Yellow onions, also known as Spanish onions, keep the longest and have the mildest flavor. Red onions keep less long, and are crunchier and sweeter, with a coarser texture. White onions have thin, papery skin, and don't keep quite as long as yellow ones.

Red onions are great in salads, because their color, taste and texture are all fantastic raw. They're good cooked, too, and caramelize beautifully, but their color isn't quite so vibrant once they've been cooked. Yellow onions are the workhorse of onions, the onion's onion. Use them when the onion isn't the star of the show, but you still want some onion flavor.

White onions are wonderful raw. They have a clean, sharp, sweet bite that is good for tacos.


Wanted: Taste of the South

Piggly Wiggly Carolina is trying to root out the best home cooks in the South with a recipe contest, Taste of the South.

The company launched the contest last week in all 115 of its stores in South Carolina, southeastern Georgia and North Carolina.

The contest culminates with the final round Dec. 6 in Charleston.

Matt Lee and Ted Lee, nationally recognized food and travel writers and authors of "The Lee Bros. Southern Cookbook," will choose the grand-prize winner.

Original recipes may be submitted until Oct. 21 in three categories: appetizers, salads and side dishes; main dishes; and desserts.

Contest rules and entry forms may be obtained from any participating Piggly Wiggly store or online at thepig.net.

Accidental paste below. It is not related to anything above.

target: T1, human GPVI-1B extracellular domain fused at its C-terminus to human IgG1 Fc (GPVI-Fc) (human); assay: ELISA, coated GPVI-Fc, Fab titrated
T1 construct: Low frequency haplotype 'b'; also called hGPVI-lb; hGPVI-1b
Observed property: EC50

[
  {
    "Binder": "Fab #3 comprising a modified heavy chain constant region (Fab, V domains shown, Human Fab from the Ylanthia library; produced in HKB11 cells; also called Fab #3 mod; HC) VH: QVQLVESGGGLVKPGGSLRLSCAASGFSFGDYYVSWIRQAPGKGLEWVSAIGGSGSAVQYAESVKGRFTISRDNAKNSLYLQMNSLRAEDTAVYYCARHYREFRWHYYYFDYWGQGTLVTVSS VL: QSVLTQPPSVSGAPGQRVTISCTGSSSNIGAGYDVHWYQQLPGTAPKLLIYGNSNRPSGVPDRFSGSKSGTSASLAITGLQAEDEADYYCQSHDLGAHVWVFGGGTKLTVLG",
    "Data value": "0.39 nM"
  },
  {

The prize package includes a set of All-Clad cookware valued at $1,600.


Just-right fries

Q: I have problems with homemade french fries being flimsy and not crispy when I prepare them in my deep fryer.

A: When you're frying anything, the oil temperature is critical. If the oil is too hot, the fries will burn on the outside before cooking through on the inside; if it's too cold, they'll absorb too much oil and get soggy, not crispy.

To get that fluffy-on-the-inside-crispy-on-the-outside texture in your fries, you have a couple of options. First, you could cut the fries extra-thin (like shoestring fries), so there's less inside to worry about. Or, if you have your heart set on thicker fries, the best way to cook them is Belgian-style: meaning twice-fried. First fry them at a lower temperature (about 325 degrees ) to cook the insides; then fry them at a higher temperature (about 375 degrees ) to crisp up the outsides.